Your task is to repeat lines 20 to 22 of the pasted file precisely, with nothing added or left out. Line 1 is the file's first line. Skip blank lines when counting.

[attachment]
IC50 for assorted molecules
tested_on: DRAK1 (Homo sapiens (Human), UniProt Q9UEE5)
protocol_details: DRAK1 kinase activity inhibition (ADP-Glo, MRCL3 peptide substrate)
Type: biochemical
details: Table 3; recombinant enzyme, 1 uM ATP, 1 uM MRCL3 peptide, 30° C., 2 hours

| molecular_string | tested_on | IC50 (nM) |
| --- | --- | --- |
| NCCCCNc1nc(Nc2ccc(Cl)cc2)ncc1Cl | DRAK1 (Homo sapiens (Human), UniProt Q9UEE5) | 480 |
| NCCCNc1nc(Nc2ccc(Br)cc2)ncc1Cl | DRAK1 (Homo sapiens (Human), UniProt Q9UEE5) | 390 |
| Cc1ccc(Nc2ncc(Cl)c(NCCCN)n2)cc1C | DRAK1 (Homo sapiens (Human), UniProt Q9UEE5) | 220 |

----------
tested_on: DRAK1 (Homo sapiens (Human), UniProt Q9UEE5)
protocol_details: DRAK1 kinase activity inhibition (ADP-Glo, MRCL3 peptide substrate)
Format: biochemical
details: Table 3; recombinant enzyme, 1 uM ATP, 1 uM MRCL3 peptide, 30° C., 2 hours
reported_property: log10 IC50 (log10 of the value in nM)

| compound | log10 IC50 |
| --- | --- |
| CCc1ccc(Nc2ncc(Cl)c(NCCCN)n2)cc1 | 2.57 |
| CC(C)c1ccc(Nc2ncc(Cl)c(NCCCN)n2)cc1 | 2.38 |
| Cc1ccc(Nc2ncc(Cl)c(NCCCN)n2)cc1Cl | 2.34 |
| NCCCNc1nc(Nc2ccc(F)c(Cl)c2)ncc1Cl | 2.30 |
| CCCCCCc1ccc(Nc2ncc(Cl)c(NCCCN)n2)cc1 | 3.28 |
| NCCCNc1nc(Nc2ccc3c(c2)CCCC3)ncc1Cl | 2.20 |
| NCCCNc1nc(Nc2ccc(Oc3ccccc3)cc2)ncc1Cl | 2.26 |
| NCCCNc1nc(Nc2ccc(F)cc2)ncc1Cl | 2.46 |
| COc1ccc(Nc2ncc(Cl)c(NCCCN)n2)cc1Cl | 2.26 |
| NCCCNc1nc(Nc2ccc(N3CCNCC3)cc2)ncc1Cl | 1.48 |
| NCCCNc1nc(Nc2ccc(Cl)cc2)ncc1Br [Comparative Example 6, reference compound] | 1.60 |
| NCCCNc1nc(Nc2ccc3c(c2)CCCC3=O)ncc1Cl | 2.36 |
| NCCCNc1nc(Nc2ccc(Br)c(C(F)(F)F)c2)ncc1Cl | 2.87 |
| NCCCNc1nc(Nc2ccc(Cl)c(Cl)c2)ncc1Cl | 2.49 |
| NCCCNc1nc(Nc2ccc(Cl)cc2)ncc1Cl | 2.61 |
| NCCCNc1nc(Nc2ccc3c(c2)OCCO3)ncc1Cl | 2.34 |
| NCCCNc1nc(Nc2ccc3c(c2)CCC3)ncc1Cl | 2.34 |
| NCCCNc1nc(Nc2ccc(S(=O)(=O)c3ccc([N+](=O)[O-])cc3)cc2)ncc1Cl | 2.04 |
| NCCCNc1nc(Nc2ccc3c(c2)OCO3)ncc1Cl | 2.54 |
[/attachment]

| CC(C)c1ccc(Nc2ncc(Cl)c(NCCCN)n2)cc1 | 2.38 |
| Cc1ccc(Nc2ncc(Cl)c(NCCCN)n2)cc1Cl | 2.34 |
| NCCCNc1nc(Nc2ccc(F)c(Cl)c2)ncc1Cl | 2.30 |